No one gets a free pass, particularly as we age. It comes down to the tools we have to just deal.

I am grateful for those.


18 comments:

  1. Believe me
    I know just how difficult the path you are walking feels x

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  2. And your readers are grateful for your sharing and insights, which greatly help us in similar times of struggle (fighting off the black dog too). Thank you most sincerely.

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    1. One of the reasons I write so intimately and anonymously here is for those who totally "get it" like you K. Thank you for your kind words.

      XO
      WWW

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  3. I am grateful that you are here and talk about real situations and feelings.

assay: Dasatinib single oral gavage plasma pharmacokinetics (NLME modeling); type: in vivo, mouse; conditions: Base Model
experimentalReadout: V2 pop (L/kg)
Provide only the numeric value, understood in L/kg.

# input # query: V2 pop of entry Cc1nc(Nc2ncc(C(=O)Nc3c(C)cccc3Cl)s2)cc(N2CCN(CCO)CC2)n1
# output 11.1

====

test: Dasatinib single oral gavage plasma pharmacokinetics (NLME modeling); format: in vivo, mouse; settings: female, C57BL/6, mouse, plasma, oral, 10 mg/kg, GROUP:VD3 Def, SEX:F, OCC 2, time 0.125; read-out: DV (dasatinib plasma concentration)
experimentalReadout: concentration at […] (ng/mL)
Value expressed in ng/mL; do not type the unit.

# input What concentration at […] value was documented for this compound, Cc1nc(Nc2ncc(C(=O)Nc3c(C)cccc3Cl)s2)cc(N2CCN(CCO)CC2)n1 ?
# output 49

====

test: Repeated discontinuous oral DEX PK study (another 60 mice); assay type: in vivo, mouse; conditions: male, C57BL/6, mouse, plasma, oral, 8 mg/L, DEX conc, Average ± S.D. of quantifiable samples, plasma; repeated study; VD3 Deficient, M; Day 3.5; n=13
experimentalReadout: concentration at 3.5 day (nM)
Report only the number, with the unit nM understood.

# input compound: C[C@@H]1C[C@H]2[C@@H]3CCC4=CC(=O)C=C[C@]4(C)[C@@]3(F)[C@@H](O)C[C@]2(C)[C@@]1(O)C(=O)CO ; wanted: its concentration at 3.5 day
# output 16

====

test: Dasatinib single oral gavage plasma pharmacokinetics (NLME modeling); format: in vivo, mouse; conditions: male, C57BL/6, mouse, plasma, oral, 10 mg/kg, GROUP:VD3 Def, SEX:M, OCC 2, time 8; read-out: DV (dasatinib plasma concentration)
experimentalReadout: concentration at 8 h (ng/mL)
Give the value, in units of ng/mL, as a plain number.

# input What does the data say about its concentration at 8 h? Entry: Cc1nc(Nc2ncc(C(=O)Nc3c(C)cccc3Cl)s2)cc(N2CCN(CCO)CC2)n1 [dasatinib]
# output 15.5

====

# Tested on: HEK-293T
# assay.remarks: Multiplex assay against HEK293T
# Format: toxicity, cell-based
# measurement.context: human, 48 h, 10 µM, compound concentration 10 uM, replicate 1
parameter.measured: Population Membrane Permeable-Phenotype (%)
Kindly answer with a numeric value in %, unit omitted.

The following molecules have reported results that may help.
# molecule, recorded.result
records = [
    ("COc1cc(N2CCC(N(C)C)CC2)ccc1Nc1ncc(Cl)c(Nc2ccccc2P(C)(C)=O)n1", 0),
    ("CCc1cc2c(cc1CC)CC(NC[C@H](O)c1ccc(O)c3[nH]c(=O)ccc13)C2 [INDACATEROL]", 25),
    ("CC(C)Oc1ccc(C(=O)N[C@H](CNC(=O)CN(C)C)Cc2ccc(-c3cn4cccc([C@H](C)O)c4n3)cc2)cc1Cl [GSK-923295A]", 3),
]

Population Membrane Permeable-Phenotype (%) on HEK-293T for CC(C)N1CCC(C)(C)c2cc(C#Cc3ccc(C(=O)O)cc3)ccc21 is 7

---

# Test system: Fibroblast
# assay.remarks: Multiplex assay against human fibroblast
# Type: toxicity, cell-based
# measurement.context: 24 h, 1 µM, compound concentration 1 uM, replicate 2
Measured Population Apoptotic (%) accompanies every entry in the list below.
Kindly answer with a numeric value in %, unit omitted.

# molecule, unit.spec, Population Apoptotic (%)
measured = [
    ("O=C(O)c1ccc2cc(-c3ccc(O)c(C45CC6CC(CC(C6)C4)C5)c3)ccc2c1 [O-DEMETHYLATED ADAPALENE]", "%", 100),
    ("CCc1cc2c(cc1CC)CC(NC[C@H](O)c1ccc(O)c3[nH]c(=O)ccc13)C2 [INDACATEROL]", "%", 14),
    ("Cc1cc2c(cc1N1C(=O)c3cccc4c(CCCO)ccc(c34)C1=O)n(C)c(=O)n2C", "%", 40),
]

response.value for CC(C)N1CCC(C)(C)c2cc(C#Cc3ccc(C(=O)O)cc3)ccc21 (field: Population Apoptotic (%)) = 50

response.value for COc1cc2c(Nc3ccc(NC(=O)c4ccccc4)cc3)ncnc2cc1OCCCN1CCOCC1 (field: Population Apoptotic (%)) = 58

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    1. Thank you E. It helps me immeasurably too.

      XO
      WWW

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  4. Thank you. I'm quite familiar with the Black Dog. I appreciate being reminded "It comes down to the tools we have to just deal." Yes, grateful. Lori

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    1. And new tools all the time if we continue the quest, Lori. And share. It is so important to know we're not alone.

      XO
      WWW

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  5. It's very interesting too and helpful when you write about conversations with your counsellor and the practical balancing you get from them.

    Life sure does have rough patches.

    What did I hear somewhere lately about grief ... something about we don't get over it; our job is to survive it.